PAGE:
While many people have heard from others that it is a good idea to avoid probate court whenever possible, they may or may not know why they should avoid probate court, as well as how. There are two primary problems associated with probate court. First and foremost, probate can tie the decedent’s property up for months, sometimes as long as a year or more. Probate is expensive; in some states the fees associated with probate can take as much as 5 percent of the value of the estate. Probate essentially involves tons of legal forms, keeping track of all filing deadlines and other procedural technicalities. The executor as well as the attorney will receive fees from the estate, and there can be other costs such as appraiser’s fees and court costs. Given the issues associated with probate, it makes more sense in most cases to attempt to avoid probate completely. This can be done through reducing the amount of property which will be subject to probate, primarily through preparation of a living trust.
What are the Advantages to a Virginia Living Trust?
As you can see, probate can be lengthy, expensive, and takes away any privacy the decedent might have wanted regarding their estate after their death. Since the state of Virginia does not implement the Uniform Probate Code, the process of probate in Virginia can be extremely complex except in the case of small estates under the amount of $50,000. Those who will have a net worth less than $50,000 when they die will likely have a very inexpensive, straightforward probate, so may not have to worry about having a living trust prepared. It is important to note that whether a person has a living trust or not, everyone needs a will. If the person has a trust, the will remains a backup document for any property which failed to be included in the trust.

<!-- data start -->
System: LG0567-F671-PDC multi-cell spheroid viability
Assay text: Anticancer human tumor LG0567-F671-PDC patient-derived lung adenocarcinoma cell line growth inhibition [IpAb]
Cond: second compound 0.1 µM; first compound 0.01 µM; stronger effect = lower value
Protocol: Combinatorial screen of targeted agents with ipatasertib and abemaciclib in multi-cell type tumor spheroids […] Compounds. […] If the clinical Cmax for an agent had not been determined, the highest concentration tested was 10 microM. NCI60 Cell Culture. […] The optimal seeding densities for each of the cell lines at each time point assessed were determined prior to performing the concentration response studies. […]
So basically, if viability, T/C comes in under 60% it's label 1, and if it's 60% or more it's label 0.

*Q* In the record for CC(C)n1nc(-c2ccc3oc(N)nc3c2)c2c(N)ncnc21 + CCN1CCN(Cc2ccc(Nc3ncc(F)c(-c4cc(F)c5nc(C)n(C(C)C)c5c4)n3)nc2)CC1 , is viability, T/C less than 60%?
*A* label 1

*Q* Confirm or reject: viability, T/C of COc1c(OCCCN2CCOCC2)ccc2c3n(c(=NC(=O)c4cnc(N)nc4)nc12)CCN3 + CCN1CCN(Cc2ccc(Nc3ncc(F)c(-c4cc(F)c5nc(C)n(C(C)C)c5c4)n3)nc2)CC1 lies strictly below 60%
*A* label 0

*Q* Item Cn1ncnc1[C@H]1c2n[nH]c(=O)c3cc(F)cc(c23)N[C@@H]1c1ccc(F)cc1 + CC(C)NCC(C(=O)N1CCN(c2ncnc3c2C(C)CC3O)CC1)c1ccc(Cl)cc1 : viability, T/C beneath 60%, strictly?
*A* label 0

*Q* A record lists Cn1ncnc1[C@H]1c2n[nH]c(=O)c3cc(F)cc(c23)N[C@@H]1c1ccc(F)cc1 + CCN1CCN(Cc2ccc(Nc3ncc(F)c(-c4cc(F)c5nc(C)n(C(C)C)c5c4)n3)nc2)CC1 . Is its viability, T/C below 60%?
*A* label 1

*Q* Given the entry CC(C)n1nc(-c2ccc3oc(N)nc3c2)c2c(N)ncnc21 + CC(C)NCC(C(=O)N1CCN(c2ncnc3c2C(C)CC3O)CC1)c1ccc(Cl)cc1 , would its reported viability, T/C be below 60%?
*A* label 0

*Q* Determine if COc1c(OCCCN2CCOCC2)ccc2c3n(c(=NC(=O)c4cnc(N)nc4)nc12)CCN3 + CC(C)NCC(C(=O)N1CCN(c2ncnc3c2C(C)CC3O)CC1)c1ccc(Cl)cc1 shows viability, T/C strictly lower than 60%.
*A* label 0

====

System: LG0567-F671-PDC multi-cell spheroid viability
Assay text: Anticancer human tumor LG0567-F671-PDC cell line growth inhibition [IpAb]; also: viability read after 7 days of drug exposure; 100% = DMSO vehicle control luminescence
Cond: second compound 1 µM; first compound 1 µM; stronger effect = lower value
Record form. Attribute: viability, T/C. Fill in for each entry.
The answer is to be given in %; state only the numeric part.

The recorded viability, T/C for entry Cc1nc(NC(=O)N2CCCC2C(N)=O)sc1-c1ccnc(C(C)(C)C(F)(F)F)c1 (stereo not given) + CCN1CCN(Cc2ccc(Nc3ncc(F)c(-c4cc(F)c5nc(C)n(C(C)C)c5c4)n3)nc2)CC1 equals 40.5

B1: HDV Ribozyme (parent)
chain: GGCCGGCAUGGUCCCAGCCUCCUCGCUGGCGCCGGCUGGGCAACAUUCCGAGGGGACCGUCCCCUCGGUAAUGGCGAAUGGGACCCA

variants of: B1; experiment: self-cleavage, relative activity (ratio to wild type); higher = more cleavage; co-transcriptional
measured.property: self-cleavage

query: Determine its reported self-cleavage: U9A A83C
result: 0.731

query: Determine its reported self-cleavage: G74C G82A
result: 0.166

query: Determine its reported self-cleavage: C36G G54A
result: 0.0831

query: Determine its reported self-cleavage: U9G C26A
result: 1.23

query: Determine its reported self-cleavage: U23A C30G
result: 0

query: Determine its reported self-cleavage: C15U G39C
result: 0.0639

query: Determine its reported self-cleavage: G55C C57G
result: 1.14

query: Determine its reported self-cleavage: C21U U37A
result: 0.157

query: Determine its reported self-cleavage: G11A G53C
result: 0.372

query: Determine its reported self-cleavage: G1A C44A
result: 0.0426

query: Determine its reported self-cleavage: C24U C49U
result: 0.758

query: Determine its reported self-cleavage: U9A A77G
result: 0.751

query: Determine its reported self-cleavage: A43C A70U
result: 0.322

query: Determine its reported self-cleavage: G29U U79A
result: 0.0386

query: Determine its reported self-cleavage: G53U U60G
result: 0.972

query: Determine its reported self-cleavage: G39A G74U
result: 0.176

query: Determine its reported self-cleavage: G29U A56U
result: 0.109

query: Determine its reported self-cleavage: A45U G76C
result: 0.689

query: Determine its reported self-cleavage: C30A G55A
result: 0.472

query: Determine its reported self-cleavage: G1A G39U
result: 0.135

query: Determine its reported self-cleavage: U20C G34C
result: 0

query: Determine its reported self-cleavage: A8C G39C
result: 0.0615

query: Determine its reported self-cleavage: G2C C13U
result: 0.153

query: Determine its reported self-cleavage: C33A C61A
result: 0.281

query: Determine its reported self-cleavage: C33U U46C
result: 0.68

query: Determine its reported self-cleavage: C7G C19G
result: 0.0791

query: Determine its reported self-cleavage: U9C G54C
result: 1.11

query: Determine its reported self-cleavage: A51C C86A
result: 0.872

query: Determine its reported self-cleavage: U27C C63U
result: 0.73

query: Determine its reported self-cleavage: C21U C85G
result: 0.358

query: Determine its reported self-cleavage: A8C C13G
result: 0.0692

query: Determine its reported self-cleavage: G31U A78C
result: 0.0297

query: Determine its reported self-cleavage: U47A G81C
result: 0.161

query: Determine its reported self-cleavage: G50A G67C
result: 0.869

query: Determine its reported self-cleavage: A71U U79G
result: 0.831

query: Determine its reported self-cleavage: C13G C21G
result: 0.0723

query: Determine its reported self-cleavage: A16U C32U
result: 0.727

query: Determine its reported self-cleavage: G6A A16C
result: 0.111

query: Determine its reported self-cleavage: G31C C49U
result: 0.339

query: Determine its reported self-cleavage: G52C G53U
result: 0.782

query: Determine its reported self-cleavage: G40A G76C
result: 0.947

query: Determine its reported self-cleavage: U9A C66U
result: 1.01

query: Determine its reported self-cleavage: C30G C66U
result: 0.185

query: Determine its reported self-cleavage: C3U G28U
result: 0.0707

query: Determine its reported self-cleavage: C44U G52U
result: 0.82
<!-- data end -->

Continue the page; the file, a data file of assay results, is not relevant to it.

Property Transferred into a Living Trust Does Not Go Through Probate
For those with a trust, but without a will, any property which was not transferred through joint tenancy or through the trust will go to the nearest relative as per state law. Property which is transferred into a living trust prior to death does not go through probate. The successor trustee—the person appointed to handle the trust after the death of the decedent—will transfer ownership of the property to the beneficiaries named in the trust. Normally this process takes only a few weeks, and there are no court fees or attorney fees involved. Once all property has been transferred to the designated beneficiaries, the living trust no longer exists. Since most people want to leave as much of their money and other assets as possible to their designated heirs, skipping probate is a key factor in that desire. The living trust can ensure the beneficiaries receive assets quickly and that they are not required to wait on the probate process and pay probate fees.
Creators of the Trust Maintain Control Until Death
A living trust is similar to a will, except the person making the trust names themselves as trustee. If a married couple create a trust together, they can name themselves co-trustees. The person or couple’s assets are then transferred into the living trust. As trustee of all property and assets, no control over the assets is given up when a living trust is created. The living trust will designate the people or organization who will inherit trust property after the trustee’s death. A successor trustee is named to ensure all the wishes in the living trust are properly carried out. If you want to avoid probate and all the negative aspects associated with probate, speak to an experienced living trust attorney who can help you ensure your wishes will be carried out after your death.